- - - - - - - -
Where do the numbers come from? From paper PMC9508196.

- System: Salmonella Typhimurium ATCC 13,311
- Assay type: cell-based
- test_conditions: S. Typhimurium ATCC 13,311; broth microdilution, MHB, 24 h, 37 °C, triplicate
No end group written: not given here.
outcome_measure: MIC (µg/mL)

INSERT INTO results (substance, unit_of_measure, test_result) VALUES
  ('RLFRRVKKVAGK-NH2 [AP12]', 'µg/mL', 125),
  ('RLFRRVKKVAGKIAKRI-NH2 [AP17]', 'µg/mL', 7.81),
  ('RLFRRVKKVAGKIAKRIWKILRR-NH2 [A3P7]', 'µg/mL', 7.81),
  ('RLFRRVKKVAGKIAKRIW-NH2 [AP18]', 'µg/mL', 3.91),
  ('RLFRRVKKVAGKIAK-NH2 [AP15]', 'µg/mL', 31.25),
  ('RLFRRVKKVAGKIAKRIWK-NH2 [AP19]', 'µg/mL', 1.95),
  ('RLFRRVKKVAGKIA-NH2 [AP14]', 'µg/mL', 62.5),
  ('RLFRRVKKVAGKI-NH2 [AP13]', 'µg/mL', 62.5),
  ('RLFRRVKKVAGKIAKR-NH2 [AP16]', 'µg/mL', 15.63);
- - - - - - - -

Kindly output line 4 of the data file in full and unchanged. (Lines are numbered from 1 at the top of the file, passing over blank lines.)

- test_conditions: S. Typhimurium ATCC 13,311; broth microdilution, MHB, 24 h, 37 °C, triplicate